…In the week since Pearson unveiled OpenClass, Blackboard has insisted that the new Pearson product appears to be little more than CourseSites with less visible meat on its bones. Henderson said Blackboard has received assurances from Pearson that OpenClass was not designed to be an institution-wide LMS, but rather an alternative for some professors to take up at their own prerogative.…But Adrian Sannier, Pearson’s OpenClass guru told Inside Higher Ed something quite different Monday. The product is designed to be adopted (if not as an immediate replacement for the institutional LMS) by top technology administrators, said Sannier, a senior vice president of product at Pearson. Individual professors cannot currently download it themselves, he said. Pearson officials have also said that while OpenClass features are not fully visible yet, the service will be a full LMS for institutions.
As much as I enjoyed seeing the Start-Up Alley at this year’s Educause I would also love to see a section devoted to free and open source tools, just to get some of the spirit of what’s going on in many of the sessions and workshops elsewhere in the convention center into the exhibit hall. Yes, I know that exhibitors pay to be able to stake out their position in the exhibit hall. Still, when I came across the Endnote booth I wanted to see a booth devoted to Zotero, the comparable research tool developed by the Center for History and New Media that is not only awesome but also free of charge. I longed to see aMoodle booth next to the space devoted to Blackboard. How many people attending Educause, I wonder, have perhaps heard of a free and open-source product like WordPress (about which we’ve written a great deal here at ProfHacker) but have never seen how easy it is to install and run? What kind of an impact would it make on campus purchasing decisions if these tools were given more prominence at meetings like Educause? I don’t claim to know the best way to make that happen (or to persuade everyone to think that doing so would be a good idea), but it’s what’s been on my mind the last several days.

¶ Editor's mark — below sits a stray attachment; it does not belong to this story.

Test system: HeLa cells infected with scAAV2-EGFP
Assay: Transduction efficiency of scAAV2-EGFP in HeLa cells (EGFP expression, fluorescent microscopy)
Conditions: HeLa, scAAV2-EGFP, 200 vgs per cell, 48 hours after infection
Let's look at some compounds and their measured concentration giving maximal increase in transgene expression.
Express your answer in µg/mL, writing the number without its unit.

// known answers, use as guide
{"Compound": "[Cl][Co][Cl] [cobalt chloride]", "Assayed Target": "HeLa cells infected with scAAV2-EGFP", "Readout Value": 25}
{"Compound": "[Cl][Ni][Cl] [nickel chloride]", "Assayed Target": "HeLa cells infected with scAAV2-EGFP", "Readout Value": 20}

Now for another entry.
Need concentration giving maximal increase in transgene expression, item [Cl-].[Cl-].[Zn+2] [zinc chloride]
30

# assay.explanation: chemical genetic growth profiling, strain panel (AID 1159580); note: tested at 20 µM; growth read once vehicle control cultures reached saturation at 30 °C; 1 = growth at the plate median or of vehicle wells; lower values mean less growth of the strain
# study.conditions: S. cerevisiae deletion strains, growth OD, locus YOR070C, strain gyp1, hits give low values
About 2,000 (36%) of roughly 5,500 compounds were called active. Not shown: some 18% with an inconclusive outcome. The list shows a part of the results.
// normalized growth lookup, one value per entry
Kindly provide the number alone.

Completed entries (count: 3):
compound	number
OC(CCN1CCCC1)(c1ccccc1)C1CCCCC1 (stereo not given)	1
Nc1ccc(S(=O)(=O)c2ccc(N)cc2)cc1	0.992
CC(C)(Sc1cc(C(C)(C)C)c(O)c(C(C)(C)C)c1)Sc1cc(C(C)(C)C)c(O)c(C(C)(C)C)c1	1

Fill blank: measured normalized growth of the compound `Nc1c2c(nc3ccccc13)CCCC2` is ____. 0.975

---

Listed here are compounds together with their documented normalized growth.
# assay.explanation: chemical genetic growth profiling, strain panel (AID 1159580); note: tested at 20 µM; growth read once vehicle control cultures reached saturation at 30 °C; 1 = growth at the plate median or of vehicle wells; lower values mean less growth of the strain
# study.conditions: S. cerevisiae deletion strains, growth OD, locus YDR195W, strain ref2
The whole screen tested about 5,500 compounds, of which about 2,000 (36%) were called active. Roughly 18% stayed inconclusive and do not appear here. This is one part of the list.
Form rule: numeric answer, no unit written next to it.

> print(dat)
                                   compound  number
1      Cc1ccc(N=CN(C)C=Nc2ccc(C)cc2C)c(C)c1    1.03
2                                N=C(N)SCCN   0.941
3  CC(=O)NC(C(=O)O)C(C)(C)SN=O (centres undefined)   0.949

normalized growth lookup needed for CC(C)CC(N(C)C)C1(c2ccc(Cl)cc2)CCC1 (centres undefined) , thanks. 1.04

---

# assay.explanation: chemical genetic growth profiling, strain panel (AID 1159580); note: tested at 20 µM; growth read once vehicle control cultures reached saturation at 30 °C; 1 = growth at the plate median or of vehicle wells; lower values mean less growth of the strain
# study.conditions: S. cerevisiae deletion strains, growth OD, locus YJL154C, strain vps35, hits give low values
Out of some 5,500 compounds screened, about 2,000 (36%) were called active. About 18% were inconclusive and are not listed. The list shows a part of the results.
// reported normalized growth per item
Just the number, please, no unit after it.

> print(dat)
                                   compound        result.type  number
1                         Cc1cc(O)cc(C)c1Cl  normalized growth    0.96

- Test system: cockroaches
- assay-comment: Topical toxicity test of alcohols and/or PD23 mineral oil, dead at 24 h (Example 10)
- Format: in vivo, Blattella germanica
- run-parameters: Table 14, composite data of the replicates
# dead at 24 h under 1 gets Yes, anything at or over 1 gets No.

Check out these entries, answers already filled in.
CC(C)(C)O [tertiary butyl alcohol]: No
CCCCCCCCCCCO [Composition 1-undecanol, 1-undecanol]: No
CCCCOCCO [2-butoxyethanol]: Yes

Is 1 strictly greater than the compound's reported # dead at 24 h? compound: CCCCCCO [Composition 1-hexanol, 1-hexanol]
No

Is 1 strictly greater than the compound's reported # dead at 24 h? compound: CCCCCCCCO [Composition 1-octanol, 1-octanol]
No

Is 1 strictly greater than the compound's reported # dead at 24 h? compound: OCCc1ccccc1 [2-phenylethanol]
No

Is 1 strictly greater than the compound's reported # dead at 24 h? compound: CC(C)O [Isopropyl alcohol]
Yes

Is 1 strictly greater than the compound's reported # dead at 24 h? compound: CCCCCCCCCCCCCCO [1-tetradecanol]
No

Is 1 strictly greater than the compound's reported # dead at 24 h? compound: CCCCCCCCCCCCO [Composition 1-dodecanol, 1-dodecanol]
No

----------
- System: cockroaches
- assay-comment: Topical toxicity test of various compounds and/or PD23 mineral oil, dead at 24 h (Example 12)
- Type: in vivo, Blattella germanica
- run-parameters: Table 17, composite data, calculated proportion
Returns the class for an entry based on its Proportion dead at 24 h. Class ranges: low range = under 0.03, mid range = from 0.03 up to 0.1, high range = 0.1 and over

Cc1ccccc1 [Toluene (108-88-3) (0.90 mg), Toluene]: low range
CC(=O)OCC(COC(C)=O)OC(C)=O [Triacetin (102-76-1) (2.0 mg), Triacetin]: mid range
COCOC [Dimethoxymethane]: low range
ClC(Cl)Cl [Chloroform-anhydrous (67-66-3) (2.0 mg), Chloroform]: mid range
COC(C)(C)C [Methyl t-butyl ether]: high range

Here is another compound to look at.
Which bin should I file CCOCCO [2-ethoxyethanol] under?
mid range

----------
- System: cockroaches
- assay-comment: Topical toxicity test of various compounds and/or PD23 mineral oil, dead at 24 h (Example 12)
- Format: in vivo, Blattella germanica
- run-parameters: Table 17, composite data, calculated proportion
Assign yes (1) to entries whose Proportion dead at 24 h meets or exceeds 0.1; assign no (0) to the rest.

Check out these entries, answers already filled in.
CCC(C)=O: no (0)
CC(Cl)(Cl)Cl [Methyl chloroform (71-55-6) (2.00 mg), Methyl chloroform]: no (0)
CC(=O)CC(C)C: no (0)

I’ve often heard it said “Well, the software may be free, but you’ll have to pay people to maintain it.” And to that my response is, “We already employ those people. They currently spend their time maintaining the commercial software our campuses have purchased. It’s not going to increase our costs to eliminate the money we spend on that commercial software.” I’d like to see more campuses open to the idea of experimentation: don’t abandon your commercial LMS, but allow faculty to try out other possibilities. (And how about we stop referring to this sort of experimentation as faculty “going rogue” and start referring to it as faculty exercising academic freedom? We choose our own texts, we design our own assignments, we construct our own syllabi, and we should be able to choose our own educational technology, no?) Students won’t be as confused by the resulting diversity of interfaces as is often feared. They do just fine having to learn how to use different databases in the library or different information resources out there on the Web. If enough faculty and students find that they prefer free and open source tools to the ones you’ve been paying for… then maybe you should stop paying.
As it turns out, sources close to Google made it very clear that there was no “partnership” between the two companies. As one source noted, that would be like saying the my company had partnered with Apple just because we announced an iPad App. Nobody particularly wanted to be quoted, hoping to put something a media relations debacle behind them and focus instead on what Pearson’s new LMS really represented: a powerful entry into the Google Apps Marketplace.
There’s no doubt that Pearson’s LMS provides a great free alternative in the LMS space for schools already using Google Apps. Along with 5 other learning management system listed in the Marketplace, OpenClass offers users easy single sign-on from Google Apps and a fully hosted environment so that schools don’t need to make further data center investments to use a quality LMS.